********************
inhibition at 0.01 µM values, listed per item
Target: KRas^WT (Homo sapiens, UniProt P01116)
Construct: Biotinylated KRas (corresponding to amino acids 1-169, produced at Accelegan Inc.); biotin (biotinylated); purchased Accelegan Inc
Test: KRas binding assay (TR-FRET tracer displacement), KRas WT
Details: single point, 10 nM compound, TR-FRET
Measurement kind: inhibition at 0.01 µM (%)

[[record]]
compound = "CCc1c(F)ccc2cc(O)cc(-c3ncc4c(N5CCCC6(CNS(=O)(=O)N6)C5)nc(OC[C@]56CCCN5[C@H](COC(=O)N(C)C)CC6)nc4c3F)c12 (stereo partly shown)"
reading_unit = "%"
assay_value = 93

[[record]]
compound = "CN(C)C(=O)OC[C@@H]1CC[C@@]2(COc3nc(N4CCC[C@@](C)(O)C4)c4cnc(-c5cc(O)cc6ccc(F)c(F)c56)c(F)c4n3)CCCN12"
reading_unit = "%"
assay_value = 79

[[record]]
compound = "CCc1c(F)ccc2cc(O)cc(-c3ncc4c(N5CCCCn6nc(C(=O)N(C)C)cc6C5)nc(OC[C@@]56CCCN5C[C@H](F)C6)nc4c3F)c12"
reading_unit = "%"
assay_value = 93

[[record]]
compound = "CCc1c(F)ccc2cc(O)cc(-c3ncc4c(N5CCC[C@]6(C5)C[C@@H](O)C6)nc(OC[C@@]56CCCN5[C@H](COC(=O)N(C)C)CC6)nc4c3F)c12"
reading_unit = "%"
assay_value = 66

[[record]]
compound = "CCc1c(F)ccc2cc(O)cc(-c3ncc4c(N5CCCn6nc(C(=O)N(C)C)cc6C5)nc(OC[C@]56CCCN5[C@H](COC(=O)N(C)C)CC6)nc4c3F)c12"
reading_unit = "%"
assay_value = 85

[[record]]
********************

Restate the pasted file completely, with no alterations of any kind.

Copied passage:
inhibition at 0.01 µM values, listed per item
Target: KRas^WT (Homo sapiens, UniProt P01116)
Construct: Biotinylated KRas (corresponding to amino acids 1-169, produced at Accelegan Inc.); biotin (biotinylated); purchased Accelegan Inc
Test: KRas binding assay (TR-FRET tracer displacement), KRas WT
Details: single point, 10 nM compound, TR-FRET
Measurement kind: inhibition at 0.01 µM (%)

[[record]]
compound = "CCc1c(F)ccc2cc(O)cc(-c3ncc4c(N5CCCC6(CNS(=O)(=O)N6)C5)nc(OC[C@]56CCCN5[C@H](COC(=O)N(C)C)CC6)nc4c3F)c12 (stereo partly shown)"
reading_unit = "%"
assay_value = 93

[[record]]
compound = "CN(C)C(=O)OC[C@@H]1CC[C@@]2(COc3nc(N4CCC[C@@](C)(O)C4)c4cnc(-c5cc(O)cc6ccc(F)c(F)c56)c(F)c4n3)CCCN12"
reading_unit = "%"
assay_value = 79

[[record]]
compound = "CCc1c(F)ccc2cc(O)cc(-c3ncc4c(N5CCCCn6nc(C(=O)N(C)C)cc6C5)nc(OC[C@@]56CCCN5C[C@H](F)C6)nc4c3F)c12"
reading_unit = "%"
assay_value = 93

[[record]]
compound = "CCc1c(F)ccc2cc(O)cc(-c3ncc4c(N5CCC[C@]6(C5)C[C@@H](O)C6)nc(OC[C@@]56CCCN5[C@H](COC(=O)N(C)C)CC6)nc4c3F)c12"
reading_unit = "%"
assay_value = 66

[[record]]
compound = "CCc1c(F)ccc2cc(O)cc(-c3ncc4c(N5CCCn6nc(C(=O)N(C)C)cc6C5)nc(OC[C@]56CCCN5[C@H](COC(=O)N(C)C)CC6)nc4c3F)c12"
reading_unit = "%"
assay_value = 85

[[record]]